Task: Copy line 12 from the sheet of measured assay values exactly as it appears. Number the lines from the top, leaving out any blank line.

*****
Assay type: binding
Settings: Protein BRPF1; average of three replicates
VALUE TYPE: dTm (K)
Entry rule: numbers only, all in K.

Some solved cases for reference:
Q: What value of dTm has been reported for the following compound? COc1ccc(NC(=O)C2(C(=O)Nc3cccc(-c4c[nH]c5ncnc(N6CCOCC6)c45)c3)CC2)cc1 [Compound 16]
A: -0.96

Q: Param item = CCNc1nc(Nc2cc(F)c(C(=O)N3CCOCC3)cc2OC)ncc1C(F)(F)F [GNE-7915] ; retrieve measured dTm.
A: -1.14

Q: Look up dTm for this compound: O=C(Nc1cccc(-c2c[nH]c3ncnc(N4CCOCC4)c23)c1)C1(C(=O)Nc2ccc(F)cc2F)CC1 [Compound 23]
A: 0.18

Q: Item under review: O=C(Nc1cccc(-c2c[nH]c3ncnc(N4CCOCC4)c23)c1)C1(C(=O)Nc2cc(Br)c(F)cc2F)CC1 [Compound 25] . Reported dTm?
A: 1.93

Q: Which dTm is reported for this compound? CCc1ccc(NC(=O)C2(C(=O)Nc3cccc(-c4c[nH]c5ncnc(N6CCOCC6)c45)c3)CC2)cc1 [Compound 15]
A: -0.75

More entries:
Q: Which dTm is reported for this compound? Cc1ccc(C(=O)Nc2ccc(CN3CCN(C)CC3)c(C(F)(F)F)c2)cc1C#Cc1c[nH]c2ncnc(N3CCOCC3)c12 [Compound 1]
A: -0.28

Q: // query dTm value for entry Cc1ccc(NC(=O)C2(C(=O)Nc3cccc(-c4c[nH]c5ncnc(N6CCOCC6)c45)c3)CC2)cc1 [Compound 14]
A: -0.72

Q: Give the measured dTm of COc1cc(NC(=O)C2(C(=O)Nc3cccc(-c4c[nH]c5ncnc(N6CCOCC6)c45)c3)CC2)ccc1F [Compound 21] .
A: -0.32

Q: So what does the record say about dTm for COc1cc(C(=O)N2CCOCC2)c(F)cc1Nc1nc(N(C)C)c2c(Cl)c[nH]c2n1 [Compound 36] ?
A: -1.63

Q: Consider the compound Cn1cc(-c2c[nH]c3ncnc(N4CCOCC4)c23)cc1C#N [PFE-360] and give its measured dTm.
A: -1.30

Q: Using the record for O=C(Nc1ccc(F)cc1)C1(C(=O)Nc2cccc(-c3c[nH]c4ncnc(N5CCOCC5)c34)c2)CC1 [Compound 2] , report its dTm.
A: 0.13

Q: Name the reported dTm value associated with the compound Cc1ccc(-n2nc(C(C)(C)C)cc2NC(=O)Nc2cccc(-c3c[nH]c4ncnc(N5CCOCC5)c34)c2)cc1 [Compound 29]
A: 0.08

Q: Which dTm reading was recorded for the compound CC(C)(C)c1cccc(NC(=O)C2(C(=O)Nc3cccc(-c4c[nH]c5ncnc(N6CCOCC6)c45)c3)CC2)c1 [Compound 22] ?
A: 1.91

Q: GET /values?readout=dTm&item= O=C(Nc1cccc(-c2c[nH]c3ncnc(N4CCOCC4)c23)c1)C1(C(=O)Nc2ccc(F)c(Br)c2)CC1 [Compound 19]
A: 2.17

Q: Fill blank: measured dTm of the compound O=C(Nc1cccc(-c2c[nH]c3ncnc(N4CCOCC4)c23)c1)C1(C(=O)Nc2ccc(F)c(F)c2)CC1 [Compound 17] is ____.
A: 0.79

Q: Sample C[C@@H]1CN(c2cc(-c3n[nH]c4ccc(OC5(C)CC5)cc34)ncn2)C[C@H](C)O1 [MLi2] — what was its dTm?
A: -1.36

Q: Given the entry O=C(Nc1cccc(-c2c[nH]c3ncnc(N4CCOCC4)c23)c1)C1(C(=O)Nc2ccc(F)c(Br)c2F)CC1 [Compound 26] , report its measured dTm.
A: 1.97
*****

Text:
Q: Item under review: O=C(Nc1cccc(-c2c[nH]c3ncnc(N4CCOCC4)c23)c1)C1(C(=O)Nc2cc(Br)c(F)cc2F)CC1 [Compound 25] . Reported dTm?